SlutWalkers say it loud and proud on April 3
Canadian blamers have just hipped me to SlutWalk. Thanks, Canadian blamers! On April 3rd, Toronto anti-rape activists will be protesting the reification by law enforcement of the bogus cultural construct “slut.” The protest march was ignited by this remark, recently uttered by Toronto cop Michael Sanguinetti as he addressed a class of law school students:
“Women should avoid dressing like sluts in order not to be victimized.”
Michael Sanguinetti has apparently been reading those helpful rape-avoidance email forwards that counsel weak, defenseless women on how not to convey the message that we want men to rape us. He knows that men’s behavior is totally our responsibility! In a twisted dude-centric culture that sees nothing amiss in defining women as the receptacles for dudely incontinence, it is unsurprising that the Michael Sanguinettis of the world should also conclude that when men behave accordingly, it is women’s fault.
In addition to calling bullshit on the Toronto police for perpetuating a misogynist myth — they’re literally marching to the police headquarters’ front door — SlutWalk is going to try to do that thing that many an activist group has tried — and failed — to do for a while now, which is to reclaim a debasing epithet.
Aimed at those who are sexually promiscuous, be it for work or pleasure, it has primarily been women who have suffered under the burden of this label. And whether dished out as a serious indictment of one’s character or merely as a flippant insult, the intent behind the word is always to wound, so we’re taking it back. “Slut” is being re-appropriated.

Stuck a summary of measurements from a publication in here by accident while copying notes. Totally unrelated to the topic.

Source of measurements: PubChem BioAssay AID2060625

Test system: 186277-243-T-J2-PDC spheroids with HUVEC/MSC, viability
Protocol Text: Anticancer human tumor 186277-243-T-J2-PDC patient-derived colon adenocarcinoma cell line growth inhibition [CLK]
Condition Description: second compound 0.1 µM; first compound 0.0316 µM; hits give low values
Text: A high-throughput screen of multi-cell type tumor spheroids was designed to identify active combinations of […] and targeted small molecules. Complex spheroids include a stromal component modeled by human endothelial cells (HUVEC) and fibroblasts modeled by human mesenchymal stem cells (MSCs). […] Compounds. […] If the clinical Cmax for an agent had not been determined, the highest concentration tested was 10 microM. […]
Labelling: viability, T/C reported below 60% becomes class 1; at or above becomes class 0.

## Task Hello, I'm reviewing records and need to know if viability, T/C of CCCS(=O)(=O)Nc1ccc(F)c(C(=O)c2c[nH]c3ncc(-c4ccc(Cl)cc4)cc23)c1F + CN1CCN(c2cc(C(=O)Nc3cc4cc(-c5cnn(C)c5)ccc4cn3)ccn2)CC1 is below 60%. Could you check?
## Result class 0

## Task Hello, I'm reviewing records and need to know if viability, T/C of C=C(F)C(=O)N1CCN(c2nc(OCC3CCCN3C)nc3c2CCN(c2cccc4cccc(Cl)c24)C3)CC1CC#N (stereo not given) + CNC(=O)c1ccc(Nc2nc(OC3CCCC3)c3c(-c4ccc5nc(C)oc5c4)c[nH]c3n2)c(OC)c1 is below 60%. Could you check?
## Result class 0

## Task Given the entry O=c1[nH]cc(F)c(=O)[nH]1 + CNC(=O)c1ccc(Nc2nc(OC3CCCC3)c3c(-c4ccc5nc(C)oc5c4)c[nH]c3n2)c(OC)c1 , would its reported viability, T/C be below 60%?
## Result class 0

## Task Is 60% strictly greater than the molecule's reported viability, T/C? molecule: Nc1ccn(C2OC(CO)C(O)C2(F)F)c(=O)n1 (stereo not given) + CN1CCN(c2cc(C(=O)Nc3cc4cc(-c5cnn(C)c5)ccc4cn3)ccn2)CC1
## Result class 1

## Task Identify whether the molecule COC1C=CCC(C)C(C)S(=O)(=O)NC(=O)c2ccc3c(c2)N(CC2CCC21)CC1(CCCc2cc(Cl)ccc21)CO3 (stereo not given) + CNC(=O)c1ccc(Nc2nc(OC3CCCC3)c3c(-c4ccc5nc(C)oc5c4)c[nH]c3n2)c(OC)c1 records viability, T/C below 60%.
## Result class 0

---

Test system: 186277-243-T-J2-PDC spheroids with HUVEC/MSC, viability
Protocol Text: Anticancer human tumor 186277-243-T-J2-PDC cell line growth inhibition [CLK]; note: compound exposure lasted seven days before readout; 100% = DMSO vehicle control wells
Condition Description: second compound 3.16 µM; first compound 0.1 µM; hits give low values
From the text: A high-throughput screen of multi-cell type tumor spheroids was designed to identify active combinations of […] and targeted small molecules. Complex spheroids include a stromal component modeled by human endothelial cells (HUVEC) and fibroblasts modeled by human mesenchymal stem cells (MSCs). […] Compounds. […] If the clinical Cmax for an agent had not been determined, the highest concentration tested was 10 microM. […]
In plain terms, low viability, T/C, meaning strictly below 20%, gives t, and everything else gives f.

They’re not joking around, either. They’ve got SLUT buttons for the SlutWalkers to wear. This is what a slut looks like, etc.
I couldn’t call myself a spinster aunt if I didn’t offer a critical analysis of the SlutWalk concept, so here goes.
The spinster aunt must question, as an objective for any kind of walk, slut- or otherwise, the necessity of “re-appropriating” a sexist slur. My concerns are several, but time is short, so here is a quick summary:
Does changing the context of the word change the word? It might, but only so long as that context persists. Context is how Dave Chapelle could nigger it up on his TV show for laughs, but in the mainstream ‘nigger’ is bleeped out or re-issued as “the N-word,” confirming its status as one of the most offensive words in the English language.
In an attempt to disenvenom the word ’slut’, SlutWalkers can slut it up for their SlutWalk, wearing, as Toronto Sun columnist Heather Mallick says, “whatever it is that people wear as they go about their lives not asking to be raped,” but once the march is over, ‘Hey, I’m a slut!’ is unlikely to have the desired consciousness-raising effect. The sex class will still exist.
This notion of re-appropriating ’slut’ suggests that women, possibly in some happier time, had previously a-ppropriated it for our own benefit. But in no wise was there ever a culture in which women’s solidarity compelled us to define ourselves by the number of men we’ve pronged and how closely we conformed to pornographic dress codes when we did it. When you’re standing up against your own oppression as a member of the sex class, it is problematic and of questionable revolutionary efficacy to stamp yourself and your comrades-in-arms with the mark of the oppressor.
In other words, calling yourself a slut, in the middle of a flippin’ patriarchy, can only have the effect, as Germaine Greer noted, of reinforcing men’s sense of their own superiority.* If you’ll permit a personal anecdote: